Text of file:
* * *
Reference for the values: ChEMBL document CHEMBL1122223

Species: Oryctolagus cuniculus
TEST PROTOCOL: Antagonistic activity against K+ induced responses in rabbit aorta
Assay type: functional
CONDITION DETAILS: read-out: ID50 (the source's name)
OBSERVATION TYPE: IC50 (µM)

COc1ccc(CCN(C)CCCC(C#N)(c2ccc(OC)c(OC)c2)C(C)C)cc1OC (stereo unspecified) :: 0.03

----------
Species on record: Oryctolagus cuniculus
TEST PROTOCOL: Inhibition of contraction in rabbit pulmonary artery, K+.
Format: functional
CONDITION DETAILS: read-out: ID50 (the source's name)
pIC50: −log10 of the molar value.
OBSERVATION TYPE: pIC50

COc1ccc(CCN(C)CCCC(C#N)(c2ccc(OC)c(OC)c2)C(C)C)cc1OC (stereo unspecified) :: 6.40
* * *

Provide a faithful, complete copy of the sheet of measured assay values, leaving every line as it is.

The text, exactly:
Reference for the values: ChEMBL document CHEMBL1122223

Species: Oryctolagus cuniculus
TEST PROTOCOL: Antagonistic activity against K+ induced responses in rabbit aorta
Assay type: functional
CONDITION DETAILS: read-out: ID50 (the source's name)
OBSERVATION TYPE: IC50 (µM)

COc1ccc(CCN(C)CCCC(C#N)(c2ccc(OC)c(OC)c2)C(C)C)cc1OC (stereo unspecified) :: 0.03

----------
Species on record: Oryctolagus cuniculus
TEST PROTOCOL: Inhibition of contraction in rabbit pulmonary artery, K+.
Format: functional
CONDITION DETAILS: read-out: ID50 (the source's name)
pIC50: −log10 of the molar value.
OBSERVATION TYPE: pIC50

COc1ccc(CCN(C)CCCC(C#N)(c2ccc(OC)c(OC)c2)C(C)C)cc1OC (stereo unspecified) :: 6.40